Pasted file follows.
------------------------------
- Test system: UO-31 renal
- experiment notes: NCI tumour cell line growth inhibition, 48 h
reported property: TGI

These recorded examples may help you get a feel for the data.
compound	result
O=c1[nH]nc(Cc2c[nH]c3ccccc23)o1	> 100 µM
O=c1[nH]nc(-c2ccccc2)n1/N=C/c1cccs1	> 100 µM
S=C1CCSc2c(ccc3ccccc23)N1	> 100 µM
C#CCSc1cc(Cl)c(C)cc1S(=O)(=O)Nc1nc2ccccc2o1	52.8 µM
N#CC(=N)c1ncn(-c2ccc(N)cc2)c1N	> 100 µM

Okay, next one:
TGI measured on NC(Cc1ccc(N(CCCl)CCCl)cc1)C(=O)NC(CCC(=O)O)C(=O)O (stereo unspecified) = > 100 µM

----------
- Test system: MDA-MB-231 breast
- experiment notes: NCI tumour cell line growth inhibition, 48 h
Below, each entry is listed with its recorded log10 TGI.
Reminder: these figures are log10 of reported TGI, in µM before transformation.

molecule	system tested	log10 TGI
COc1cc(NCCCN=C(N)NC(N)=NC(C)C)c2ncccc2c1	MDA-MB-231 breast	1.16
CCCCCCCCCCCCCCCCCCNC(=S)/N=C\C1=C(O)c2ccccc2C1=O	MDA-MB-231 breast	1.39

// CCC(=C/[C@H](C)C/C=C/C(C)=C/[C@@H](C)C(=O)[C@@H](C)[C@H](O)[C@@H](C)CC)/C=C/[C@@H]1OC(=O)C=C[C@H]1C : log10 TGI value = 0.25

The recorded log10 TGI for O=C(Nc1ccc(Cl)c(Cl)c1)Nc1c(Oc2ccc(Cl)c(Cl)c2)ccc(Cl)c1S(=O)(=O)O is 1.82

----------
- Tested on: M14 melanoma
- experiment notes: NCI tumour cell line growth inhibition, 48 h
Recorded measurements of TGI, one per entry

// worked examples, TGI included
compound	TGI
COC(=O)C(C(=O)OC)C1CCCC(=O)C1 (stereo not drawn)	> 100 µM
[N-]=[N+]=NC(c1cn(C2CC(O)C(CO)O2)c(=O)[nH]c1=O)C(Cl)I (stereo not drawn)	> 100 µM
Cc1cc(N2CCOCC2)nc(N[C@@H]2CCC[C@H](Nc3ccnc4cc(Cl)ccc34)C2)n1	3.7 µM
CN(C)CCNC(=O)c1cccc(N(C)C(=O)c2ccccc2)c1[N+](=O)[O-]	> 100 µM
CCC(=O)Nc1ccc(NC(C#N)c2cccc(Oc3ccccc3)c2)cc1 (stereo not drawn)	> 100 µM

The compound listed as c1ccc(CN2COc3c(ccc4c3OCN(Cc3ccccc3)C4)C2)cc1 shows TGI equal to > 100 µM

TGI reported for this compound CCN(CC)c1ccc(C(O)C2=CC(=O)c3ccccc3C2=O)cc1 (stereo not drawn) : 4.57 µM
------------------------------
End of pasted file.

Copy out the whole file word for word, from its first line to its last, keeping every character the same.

- Test system: UO-31 renal
- experiment notes: NCI tumour cell line growth inhibition, 48 h
reported property: TGI

These recorded examples may help you get a feel for the data.
compound	result
O=c1[nH]nc(Cc2c[nH]c3ccccc23)o1	> 100 µM
O=c1[nH]nc(-c2ccccc2)n1/N=C/c1cccs1	> 100 µM
S=C1CCSc2c(ccc3ccccc23)N1	> 100 µM
C#CCSc1cc(Cl)c(C)cc1S(=O)(=O)Nc1nc2ccccc2o1	52.8 µM
N#CC(=N)c1ncn(-c2ccc(N)cc2)c1N	> 100 µM

Okay, next one:
TGI measured on NC(Cc1ccc(N(CCCl)CCCl)cc1)C(=O)NC(CCC(=O)O)C(=O)O (stereo unspecified) = > 100 µM

----------
- Test system: MDA-MB-231 breast
- experiment notes: NCI tumour cell line growth inhibition, 48 h
Below, each entry is listed with its recorded log10 TGI.
Reminder: these figures are log10 of reported TGI, in µM before transformation.

molecule	system tested	log10 TGI
COc1cc(NCCCN=C(N)NC(N)=NC(C)C)c2ncccc2c1	MDA-MB-231 breast	1.16
CCCCCCCCCCCCCCCCCCNC(=S)/N=C\C1=C(O)c2ccccc2C1=O	MDA-MB-231 breast	1.39

// CCC(=C/[C@H](C)C/C=C/C(C)=C/[C@@H](C)C(=O)[C@@H](C)[C@H](O)[C@@H](C)CC)/C=C/[C@@H]1OC(=O)C=C[C@H]1C : log10 TGI value = 0.25

The recorded log10 TGI for O=C(Nc1ccc(Cl)c(Cl)c1)Nc1c(Oc2ccc(Cl)c(Cl)c2)ccc(Cl)c1S(=O)(=O)O is 1.82

----------
- Tested on: M14 melanoma
- experiment notes: NCI tumour cell line growth inhibition, 48 h
Recorded measurements of TGI, one per entry

// worked examples, TGI included
compound	TGI
COC(=O)C(C(=O)OC)C1CCCC(=O)C1 (stereo not drawn)	> 100 µM
[N-]=[N+]=NC(c1cn(C2CC(O)C(CO)O2)c(=O)[nH]c1=O)C(Cl)I (stereo not drawn)	> 100 µM
Cc1cc(N2CCOCC2)nc(N[C@@H]2CCC[C@H](Nc3ccnc4cc(Cl)ccc34)C2)n1	3.7 µM
CN(C)CCNC(=O)c1cccc(N(C)C(=O)c2ccccc2)c1[N+](=O)[O-]	> 100 µM
CCC(=O)Nc1ccc(NC(C#N)c2cccc(Oc3ccccc3)c2)cc1 (stereo not drawn)	> 100 µM

The compound listed as c1ccc(CN2COc3c(ccc4c3OCN(Cc3ccccc3)C4)C2)cc1 shows TGI equal to > 100 µM

TGI reported for this compound CCN(CC)c1ccc(C(O)C2=CC(=O)c3ccccc3C2=O)cc1 (stereo not drawn) : 4.57 µM